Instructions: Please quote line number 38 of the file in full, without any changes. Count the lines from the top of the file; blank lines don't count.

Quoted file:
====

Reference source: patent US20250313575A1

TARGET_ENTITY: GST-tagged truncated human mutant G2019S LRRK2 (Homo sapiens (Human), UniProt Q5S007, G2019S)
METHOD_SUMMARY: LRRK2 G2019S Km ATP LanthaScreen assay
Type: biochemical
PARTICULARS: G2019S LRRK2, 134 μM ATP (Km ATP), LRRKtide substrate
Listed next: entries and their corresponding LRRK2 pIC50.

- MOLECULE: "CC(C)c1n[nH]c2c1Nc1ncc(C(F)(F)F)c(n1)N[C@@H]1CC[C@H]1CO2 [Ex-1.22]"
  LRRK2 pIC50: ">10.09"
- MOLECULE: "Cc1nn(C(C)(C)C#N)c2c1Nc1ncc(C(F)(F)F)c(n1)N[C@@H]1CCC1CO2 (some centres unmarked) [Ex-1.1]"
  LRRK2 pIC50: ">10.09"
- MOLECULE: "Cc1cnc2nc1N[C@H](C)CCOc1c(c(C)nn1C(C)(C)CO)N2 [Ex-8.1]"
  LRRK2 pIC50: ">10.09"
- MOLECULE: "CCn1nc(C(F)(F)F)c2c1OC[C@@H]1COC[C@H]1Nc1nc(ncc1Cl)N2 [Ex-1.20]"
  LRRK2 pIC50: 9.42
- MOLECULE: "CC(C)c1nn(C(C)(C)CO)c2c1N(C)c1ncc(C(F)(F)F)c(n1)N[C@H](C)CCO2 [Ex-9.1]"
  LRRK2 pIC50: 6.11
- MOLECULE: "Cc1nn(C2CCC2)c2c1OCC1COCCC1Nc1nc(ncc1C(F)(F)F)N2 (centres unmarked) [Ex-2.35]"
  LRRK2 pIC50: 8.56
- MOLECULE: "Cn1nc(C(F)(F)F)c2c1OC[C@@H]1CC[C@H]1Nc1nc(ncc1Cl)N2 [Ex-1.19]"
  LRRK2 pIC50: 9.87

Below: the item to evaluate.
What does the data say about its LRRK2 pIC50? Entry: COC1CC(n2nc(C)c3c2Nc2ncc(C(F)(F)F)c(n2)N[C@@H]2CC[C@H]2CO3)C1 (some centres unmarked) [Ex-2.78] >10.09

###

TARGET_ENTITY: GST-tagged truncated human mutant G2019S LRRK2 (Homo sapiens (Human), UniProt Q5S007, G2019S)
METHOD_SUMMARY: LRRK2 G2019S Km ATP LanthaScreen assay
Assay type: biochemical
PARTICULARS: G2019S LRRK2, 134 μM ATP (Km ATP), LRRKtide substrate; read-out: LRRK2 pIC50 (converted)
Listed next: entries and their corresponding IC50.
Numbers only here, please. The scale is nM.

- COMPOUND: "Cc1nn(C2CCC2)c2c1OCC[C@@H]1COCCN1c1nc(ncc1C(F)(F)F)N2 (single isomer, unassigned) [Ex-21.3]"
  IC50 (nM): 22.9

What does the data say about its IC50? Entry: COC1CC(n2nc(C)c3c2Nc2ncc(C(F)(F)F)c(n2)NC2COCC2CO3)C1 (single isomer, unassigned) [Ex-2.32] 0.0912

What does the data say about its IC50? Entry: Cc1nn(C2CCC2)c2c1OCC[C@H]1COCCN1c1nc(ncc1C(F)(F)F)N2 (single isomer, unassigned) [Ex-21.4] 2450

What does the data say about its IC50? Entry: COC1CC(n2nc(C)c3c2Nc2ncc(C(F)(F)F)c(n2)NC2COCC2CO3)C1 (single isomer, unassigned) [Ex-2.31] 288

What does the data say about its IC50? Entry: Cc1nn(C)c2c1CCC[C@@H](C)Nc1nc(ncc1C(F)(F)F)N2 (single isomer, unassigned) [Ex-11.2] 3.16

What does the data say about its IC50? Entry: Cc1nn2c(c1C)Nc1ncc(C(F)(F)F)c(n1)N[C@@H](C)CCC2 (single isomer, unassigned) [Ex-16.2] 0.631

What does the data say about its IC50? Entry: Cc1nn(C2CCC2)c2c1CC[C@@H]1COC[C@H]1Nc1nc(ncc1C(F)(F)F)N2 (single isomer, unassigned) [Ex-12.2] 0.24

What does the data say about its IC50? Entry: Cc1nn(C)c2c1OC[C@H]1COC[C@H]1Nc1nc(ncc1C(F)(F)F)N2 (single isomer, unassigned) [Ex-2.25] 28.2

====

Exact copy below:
What does the data say about its IC50? Entry: Cc1nn(C)c2c1OC[C@H]1COC[C@H]1Nc1nc(ncc1C(F)(F)F)N2 (single isomer, unassigned) [Ex-2.25] 28.2